Kaxuyana said loggers invade her tribe's land, Katxuyana Tunayana, which lies between the states of Pará and Amazonas. To her, Bolsonaro's reelection would mean that trespassing on and destruction of their land would continue.

"We are only sure that we Indigenous peoples want to curb deforestation, in order to preserve human life. There is no other way to keep people alive by drinking potable water, and breathing the air if it is not keeping the Amazon alive," Kaxuyana added.

The future Lula promises looks different. He's said he'll establish representation for Indigenous peoples in the Brazilian government, will crack down on illegal deforestation, and rebuild the country's environmental protection agency.

Lula's record with Indigenous peoples and environmental activists isn't perfect. Many fought against his project to build a hydroelectric dam on a river in the state of Pará.

Still, Kaxuyana said that Bolsonaro "would be the worst of the options in the context not only for indígenas, but for all Brazilian society and for humanity itself."

What happens in the Amazon affects the entire planet

If he wins reelection, Bolsonaro has promised to double down on his Amazon policies.

That could push the rainforest past a dangerous tipping point. With enough burning and clear-cutting, the local climate and water cycle could change so much that it causes mass tree die-off — an irreversible process that would eventually convert the forest into a savanna.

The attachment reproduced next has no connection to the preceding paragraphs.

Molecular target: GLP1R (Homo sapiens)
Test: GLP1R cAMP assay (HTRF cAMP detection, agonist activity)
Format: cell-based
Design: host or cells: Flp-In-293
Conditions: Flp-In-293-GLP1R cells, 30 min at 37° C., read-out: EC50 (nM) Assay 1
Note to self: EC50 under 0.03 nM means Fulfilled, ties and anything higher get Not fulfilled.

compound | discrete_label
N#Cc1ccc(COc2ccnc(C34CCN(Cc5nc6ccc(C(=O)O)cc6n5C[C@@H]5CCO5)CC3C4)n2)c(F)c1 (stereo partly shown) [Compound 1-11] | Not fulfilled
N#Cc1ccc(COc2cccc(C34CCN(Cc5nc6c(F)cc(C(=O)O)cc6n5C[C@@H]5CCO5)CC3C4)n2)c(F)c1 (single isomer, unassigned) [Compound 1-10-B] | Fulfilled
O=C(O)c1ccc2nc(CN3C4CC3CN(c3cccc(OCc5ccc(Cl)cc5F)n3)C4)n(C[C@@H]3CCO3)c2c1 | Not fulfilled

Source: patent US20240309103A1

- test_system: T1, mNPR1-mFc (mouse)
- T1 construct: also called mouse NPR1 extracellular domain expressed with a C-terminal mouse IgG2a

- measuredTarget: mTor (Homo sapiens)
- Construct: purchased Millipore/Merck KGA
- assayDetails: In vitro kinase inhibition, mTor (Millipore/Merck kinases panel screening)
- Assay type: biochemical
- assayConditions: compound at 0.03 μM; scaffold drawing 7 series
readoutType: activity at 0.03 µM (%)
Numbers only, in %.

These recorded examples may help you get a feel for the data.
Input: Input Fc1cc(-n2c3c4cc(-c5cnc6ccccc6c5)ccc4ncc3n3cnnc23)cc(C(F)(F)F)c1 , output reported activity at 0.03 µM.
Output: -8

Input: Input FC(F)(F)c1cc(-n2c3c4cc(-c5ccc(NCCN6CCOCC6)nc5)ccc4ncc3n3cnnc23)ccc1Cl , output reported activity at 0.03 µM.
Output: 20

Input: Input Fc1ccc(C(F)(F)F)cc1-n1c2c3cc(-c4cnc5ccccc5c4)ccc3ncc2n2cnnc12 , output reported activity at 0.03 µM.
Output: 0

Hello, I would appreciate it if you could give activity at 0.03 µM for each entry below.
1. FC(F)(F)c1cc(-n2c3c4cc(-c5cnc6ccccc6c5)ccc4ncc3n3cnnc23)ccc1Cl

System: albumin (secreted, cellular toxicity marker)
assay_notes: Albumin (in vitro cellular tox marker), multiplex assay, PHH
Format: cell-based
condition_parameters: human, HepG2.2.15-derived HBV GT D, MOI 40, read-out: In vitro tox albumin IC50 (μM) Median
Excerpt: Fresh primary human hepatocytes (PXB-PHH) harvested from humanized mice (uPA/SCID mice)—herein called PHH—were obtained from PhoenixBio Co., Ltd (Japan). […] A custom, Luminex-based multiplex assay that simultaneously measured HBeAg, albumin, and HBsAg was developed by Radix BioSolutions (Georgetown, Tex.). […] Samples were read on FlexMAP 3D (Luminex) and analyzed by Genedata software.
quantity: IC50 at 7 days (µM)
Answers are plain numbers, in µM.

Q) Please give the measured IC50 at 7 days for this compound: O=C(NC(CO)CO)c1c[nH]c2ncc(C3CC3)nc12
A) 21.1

The Amazon could reach that tipping point in just 10 to 20 years if deforestation continues unabated, according to Carlos Nobre, a leading environmental scientist at the University of Sao Paulo.

"More than one-third of the Amazon is really at the edge of this cliff," Nobre told Insider.

If that area grows to half of the Amazon, Nobre fears there is no recovery. Indigenous Amazonians would lose their homes. Hundreds of thousands of plants, animals, fish, bugs, and birds would likely go extinct, since so many exist only in the Amazon. And up to 140 billion tons of carbon currently stored in the rainforest could release into the atmosphere. That would lock in a catastrophic level of global warming, which could send other parts of the planet into their own tipping points, making the warming and extreme weather even worse.

To bring the forest back from that cliff, deforestation in the Amazon must stop immediately, scientists say. That requires enforcement of Brazil's current environmental laws, as well as new protections for the rainforest.

Lula's plan "lines up a lot with what myself and many other scientists are promoting," Nobre said.

One recent analysis by Carbon Brief, a website that covers climate science and policy, suggests that if Lula were to win the upcoming election, annual deforestation in the Amazon could fall by nearly 90% by the end of the decade.

"There is no way to compare the two candidates," Kaxuyana said.